‘Perhaps, Malaysia’s race and religion supremacist, racist and fascist can learn a thing or two from this report!
And the fact that Palestinians comprise of Christians, Muslims, Arabs, and other race and religious persuasions!
Tak tahu tanya – jangan fitnah caci untuk agenda politik!’
Gaza churches open doors to refugees from Israel offensive
Religious schools and churches in the Strip are sheltering hundreds of Palestinians made homeless by fighting as Christians and Muslims set aside tensions
Displaced Palestinian women walk in the courtyard of a Greek Orthodox church where they are taking shelter in Gaza City Photo: Getty
Religious harmony is a rare commodity in the Holy Land, yet Israel’s offensive in the Gaza Strip has fostered a spirit of solidarity between Christian and Muslim. Schools and churches serving the tiny Christian minority in the Palestinian territory have thrown open their doors to anyone made homeless by the fighting.
Mahmoud Al- Masri sheltering with his family inside Holy Family School, Gaza
Holy Family School, run by the Latin Catholic Church, now plays host to 800 refugees bedded down in classrooms and corridors.
Anwar Al-Kitanani, 34, appeared at the gates on Sunday morning along with his four sons and four daughters. Like thousands of other Palestinians, they had fled their home in Shejaiya, the eastern suburb of Gaza City where Israeli forces inflicted the heaviest bombardment of the campaign.
Since then, many more families have found refuge inside the school’s solid sandstone building in Gaza City. Whether they are truly safe is doubtful. on Wednesday, the rhythmic boom of incoming artillery fire echoed every few minutes. A few streets away, rockets were suddenly launched towards Israel.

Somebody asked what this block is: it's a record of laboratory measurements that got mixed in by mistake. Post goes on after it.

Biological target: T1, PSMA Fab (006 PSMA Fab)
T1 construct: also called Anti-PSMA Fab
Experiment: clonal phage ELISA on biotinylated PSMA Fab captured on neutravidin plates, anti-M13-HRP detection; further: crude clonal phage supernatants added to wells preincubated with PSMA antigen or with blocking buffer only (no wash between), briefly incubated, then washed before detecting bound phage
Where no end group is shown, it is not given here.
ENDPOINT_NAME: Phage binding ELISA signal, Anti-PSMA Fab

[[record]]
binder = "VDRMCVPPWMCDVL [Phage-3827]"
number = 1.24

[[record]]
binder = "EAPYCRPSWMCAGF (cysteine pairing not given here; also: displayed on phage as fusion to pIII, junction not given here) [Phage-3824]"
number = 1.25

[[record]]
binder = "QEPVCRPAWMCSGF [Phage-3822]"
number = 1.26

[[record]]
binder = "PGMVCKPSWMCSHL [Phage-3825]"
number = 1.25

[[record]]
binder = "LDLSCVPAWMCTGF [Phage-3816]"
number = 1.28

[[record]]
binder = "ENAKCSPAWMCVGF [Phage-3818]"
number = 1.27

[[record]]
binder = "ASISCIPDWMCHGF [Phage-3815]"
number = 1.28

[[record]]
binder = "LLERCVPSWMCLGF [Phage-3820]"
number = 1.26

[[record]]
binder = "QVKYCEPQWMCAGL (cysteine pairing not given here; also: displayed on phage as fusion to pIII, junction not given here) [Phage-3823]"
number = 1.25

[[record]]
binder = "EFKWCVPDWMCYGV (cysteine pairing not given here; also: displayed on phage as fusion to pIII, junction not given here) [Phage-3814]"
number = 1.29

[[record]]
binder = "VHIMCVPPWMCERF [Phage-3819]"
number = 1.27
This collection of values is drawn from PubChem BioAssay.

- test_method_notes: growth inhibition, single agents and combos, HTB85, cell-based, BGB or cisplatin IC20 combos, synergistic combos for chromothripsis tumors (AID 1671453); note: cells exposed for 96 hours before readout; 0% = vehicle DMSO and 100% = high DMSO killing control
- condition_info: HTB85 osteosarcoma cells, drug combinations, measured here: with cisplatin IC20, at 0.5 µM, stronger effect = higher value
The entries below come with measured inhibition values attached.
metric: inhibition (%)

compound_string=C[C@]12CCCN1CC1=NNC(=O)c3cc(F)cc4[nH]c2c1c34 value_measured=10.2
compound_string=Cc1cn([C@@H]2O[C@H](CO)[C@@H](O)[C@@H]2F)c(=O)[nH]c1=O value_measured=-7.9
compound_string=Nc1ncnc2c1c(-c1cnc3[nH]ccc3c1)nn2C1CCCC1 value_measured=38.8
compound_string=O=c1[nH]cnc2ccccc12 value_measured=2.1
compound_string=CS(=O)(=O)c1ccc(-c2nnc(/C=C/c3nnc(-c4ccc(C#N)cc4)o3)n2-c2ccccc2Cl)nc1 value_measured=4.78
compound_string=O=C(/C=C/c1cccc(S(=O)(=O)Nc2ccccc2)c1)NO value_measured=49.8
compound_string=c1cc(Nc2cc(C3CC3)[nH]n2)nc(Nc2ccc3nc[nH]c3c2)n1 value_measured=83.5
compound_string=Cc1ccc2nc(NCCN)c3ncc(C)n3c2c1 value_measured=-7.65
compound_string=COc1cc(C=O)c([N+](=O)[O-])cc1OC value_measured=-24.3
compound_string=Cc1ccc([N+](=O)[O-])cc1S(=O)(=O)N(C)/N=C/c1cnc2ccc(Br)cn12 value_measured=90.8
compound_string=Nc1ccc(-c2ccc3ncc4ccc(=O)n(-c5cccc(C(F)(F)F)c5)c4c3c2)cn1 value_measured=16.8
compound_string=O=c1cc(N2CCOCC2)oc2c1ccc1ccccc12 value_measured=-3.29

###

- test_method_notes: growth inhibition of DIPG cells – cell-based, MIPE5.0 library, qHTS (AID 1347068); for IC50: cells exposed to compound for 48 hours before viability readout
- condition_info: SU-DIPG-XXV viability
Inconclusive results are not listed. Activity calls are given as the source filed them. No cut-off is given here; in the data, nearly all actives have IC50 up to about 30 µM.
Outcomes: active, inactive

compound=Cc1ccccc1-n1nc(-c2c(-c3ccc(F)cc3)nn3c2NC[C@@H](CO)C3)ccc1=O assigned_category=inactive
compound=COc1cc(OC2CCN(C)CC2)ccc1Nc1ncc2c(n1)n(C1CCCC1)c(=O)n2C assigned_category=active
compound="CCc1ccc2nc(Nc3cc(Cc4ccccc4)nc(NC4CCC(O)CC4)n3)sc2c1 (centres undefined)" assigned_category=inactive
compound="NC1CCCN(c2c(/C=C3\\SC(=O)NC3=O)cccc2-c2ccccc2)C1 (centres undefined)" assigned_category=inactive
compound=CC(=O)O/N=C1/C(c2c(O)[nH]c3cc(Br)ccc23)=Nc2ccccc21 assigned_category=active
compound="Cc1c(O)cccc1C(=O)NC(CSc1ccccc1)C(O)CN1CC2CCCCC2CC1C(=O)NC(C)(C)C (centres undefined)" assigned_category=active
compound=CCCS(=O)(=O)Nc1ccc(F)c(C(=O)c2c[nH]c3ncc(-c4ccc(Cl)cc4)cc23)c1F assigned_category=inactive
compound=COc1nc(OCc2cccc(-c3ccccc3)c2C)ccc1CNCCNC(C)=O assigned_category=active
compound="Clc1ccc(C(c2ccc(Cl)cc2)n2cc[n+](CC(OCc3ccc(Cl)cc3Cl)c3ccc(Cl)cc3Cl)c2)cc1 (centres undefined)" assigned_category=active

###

Compared with Shejaiya, however, Mr Kitanani said that Holy Family School was a place of safety. “I am very thankful to the one who opened the gate for me,” he added.
Destruction in Gaza City’s Shijaiyah neighborhood (AP)
Gaza’s Christians are a tiny and diminishing community of about 2,000 in a total population of 1.8 million. Today, there are only two active churches in Gaza and five Christian schools, although most of their pupils are Muslims.
A woman and a young boy take shelter in a Greek Orthodox church (Getty)
In 2009, a bomb exploded outside one of the churches and written threats were directed at “worshippers of the cross”. In the heat of Israel’s attack, however, these tensions have been set aside.
But the inflow of refugees has been so great that Holy Family School can no longer promise to take everybody. When Mahmoud Al-Masri, 30, arrived with his nine children on Tuesday, he was forced to beg and plead for admission.
Gaza City’s Greek Orthodox church is packed to overflowing, having offered refuge to hundreds of Palestinians who fled their homes (Getty)
“We have more than 800 refugees here already,” he was told by the guard on duty. “I have orders that I cannot accept any more.”
With his baby daughter clinging to his legs, Mr Masri explained that he had been searching for somewhere to sleep since his home in the town of Beit Hanoun was destroyed on Monday.
The building caught fire and his four-month-old baby, Wadha, suffered minor burns on her leg. The family spent two nights on the street before coming to the school. Eventually, Mr Masri’s pleas were heard and a place was found for his family.
Around 600 people, mostly women and children, are sheltering in the church compound in the old sector of Gaza City (Getty)
Elsewhere, rockets have been discovered in two schools run by the United Nations, raising more questions about their safety as places of refuge. The latest stockpile of weapons was found in a vacant school near two others that are both filled with displaced people.
The UN “strongly and unequivocally” condemned the use of the school by an armed Palestinian faction to hide weapons, describing this as a breach of the “inviolability of its premises under international law”.
Displaced Palestinian children sit in a Greek Orthodox church where many Palestinians are taking shelter in Gaza City (Getty)
Chris Gunness, the spokesman for the UN Relief and Works Agency, said: “We are examining all avenues to deal with these incredibly dangerous munitions because it’s important that we preserve the civilian character of our schools.”